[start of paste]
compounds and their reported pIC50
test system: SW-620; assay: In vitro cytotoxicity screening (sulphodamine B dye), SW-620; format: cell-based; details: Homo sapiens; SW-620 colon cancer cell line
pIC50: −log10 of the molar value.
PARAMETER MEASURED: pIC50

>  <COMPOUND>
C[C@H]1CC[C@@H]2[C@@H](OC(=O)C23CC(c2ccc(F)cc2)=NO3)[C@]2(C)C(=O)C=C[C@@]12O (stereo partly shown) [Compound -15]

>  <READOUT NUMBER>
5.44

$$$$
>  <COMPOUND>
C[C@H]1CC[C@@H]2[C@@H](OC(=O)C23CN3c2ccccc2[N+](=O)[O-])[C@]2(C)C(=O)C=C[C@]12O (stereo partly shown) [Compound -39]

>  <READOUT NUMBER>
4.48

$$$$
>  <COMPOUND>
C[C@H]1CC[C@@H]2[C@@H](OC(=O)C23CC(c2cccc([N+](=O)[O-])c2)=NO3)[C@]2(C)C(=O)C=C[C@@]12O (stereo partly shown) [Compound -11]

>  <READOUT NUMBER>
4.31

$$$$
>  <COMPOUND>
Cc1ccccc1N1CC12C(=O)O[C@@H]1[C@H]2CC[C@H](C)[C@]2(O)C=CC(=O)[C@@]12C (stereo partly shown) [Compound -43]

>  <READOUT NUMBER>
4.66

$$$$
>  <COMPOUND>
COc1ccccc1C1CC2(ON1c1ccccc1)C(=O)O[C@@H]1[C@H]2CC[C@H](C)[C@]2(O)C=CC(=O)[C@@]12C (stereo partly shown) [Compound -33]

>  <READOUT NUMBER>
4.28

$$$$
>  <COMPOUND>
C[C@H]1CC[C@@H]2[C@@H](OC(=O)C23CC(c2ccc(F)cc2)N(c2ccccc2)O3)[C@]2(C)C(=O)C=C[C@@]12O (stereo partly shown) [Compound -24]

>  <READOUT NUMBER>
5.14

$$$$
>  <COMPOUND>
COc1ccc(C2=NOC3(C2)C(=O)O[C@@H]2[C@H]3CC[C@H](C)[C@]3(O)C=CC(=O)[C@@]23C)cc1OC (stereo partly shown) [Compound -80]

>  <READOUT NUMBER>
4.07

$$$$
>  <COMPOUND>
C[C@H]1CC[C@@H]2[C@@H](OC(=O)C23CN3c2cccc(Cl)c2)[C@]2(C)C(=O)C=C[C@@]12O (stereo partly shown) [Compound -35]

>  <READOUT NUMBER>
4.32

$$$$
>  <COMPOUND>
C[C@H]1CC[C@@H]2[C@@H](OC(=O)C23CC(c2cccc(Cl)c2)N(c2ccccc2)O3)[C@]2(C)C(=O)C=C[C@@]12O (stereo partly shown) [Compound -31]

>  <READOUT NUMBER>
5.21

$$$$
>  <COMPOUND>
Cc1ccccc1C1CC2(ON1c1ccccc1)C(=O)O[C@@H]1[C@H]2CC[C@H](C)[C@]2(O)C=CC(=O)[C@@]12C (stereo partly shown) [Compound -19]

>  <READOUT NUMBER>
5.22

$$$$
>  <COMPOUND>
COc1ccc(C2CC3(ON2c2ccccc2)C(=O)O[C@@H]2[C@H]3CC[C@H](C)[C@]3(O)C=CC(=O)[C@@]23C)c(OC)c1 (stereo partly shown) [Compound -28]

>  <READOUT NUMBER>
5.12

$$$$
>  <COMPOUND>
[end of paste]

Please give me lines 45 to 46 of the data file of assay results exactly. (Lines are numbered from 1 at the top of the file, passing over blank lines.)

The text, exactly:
>  <COMPOUND>
C[C@H]1CC[C@@H]2[C@@H](OC(=O)C23CC(c2cccc(Cl)c2)N(c2ccccc2)O3)[C@]2(C)C(=O)C=C[C@@]12O (stereo partly shown) [Compound -31]